Black Star. A Retro-Prospective of the Work of Eugenia Martínez and Other Women

EXTRACT is an online section where we share some of the texts published by Temblores Publicaciones, Terremoto’s publishing house. We present “Event Horizon” by Clyo Mendoza, from Black Star. A Retro-prospective of the Work of Eugenia Martínez and Other Women.

Event Horizon

by Clyo Mendoza

The boys always followed Greta. They followed her everywhere, and she didn’t realize how attractive she was. When she went out to buy bread, the boys were already there outside the store, pretending to play some game or other. When she crossed the sidewalk, the boys had eyes only for her back—which might as well have been anyone’s back. Nonetheless, they had to stop everything to watch her cross, lowering their eyes with a certain modesty to the place where her back, always covered in a heavy, lint-covered sweater, curved.

One ordinary day at the right time, they waited for Greta outside her house to secretly escort her on her shopping, but Greta didn’t come out. The next day, right on time, they waited in the same spot, but there was no sign of her.

The night was warm and they kept talking until very late. They planned new routes for following her, using the street as a chalkboard to trace imaginary paths, and they called this new form of pursuit and scrutiny Operation Number X.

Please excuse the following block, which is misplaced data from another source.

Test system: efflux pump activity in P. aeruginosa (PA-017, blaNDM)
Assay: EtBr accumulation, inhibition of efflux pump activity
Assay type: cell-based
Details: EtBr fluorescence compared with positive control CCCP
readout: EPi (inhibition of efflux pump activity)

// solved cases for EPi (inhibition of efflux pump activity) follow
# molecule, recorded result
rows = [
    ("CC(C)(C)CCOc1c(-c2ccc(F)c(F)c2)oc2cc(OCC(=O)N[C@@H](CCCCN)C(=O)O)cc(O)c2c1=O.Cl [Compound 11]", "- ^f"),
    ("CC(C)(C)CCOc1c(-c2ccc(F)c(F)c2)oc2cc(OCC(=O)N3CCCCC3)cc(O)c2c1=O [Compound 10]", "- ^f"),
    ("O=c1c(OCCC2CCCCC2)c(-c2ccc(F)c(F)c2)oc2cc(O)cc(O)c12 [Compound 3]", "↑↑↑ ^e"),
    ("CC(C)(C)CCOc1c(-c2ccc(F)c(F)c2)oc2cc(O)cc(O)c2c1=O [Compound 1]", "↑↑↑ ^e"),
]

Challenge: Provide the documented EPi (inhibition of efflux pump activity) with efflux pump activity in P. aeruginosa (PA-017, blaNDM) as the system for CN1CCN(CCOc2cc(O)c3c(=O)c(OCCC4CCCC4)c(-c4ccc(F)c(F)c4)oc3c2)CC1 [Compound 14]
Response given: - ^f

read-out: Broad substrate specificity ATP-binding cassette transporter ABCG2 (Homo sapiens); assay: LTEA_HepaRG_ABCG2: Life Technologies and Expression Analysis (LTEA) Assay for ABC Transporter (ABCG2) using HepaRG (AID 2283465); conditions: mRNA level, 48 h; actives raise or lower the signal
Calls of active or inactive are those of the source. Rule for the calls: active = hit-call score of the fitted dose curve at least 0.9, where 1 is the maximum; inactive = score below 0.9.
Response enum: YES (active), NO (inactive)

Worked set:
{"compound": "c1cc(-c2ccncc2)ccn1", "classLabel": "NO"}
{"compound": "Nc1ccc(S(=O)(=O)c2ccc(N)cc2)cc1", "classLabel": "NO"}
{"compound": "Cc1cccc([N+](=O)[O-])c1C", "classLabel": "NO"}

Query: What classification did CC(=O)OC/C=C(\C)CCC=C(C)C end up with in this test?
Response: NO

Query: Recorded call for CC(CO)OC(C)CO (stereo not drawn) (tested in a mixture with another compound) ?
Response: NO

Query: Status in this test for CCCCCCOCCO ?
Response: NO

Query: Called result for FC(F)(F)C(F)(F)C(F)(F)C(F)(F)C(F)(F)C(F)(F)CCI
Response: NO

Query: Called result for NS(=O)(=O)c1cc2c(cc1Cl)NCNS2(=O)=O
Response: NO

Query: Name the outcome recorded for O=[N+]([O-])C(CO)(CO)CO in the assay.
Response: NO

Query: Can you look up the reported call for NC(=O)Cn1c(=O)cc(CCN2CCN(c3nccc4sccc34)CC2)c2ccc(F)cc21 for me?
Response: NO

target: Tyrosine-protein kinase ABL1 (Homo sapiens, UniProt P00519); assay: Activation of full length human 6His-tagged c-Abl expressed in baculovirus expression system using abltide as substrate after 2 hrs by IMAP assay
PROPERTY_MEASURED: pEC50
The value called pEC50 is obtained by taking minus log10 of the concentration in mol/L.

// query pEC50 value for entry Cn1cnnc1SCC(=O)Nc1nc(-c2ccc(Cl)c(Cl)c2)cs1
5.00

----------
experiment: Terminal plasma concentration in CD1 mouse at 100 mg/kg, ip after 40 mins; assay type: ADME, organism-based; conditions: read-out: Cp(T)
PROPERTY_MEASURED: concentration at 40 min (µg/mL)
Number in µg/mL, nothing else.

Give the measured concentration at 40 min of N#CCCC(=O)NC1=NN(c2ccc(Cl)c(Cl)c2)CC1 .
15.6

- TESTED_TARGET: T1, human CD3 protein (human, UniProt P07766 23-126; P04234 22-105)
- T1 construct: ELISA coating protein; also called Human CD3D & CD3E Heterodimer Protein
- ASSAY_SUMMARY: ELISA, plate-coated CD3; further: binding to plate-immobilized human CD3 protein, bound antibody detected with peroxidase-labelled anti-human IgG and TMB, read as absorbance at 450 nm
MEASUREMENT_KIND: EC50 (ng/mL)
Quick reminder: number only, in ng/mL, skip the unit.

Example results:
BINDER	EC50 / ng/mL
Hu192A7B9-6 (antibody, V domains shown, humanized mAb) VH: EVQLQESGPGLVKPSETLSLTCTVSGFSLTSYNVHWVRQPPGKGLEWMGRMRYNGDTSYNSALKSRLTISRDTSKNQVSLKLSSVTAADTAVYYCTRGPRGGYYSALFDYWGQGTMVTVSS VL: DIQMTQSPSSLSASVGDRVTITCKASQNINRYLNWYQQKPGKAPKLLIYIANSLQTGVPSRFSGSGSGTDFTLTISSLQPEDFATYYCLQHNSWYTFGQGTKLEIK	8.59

On the first day of their game, they saw Greta run past them towards the river. She ran as if her pelvis carried her forward, with her arms hanging at her sides like long lumps. They were surprised by her lack of coordination and grace, her clumsiness. One of them suggested changing their route (to go look at the old lady who was sunbathing that day) and the rest of them agreed. Their obsession with Greta was diminishing by the day. One of them believed, without showing it, that his desire had turned into fear. Her face wasn’t the same: now Greta had a blank stare, fits of laughter, a fixation with rolling and unrolling balls of dirt mixed with her spit.

The days went by. That boy who was first surprised by the girl’s hollow smile decided to follow her. Greta left her house, once again as if she were impelled by a being lodged in her gut, shaking her head like it was a little bag full of water.

The boy followed her as she hunched to make herself smaller and crossed through the wall that enclosed the river. One after another, Greta and the boy went through the damp hole. Resting his fingers on the wall, he felt the soft, cold touch of a snake. It was very dark, but at the end of the short tunnel light filtered through the stems and pistils, radiating green. There, the weeds heralded an exit. 

Greta didn’t notice that someone was following her. 

Find this full text in the printed version of Black Star. A Retro-prospective of the Work of Eugenia Martínez and Other Women here.


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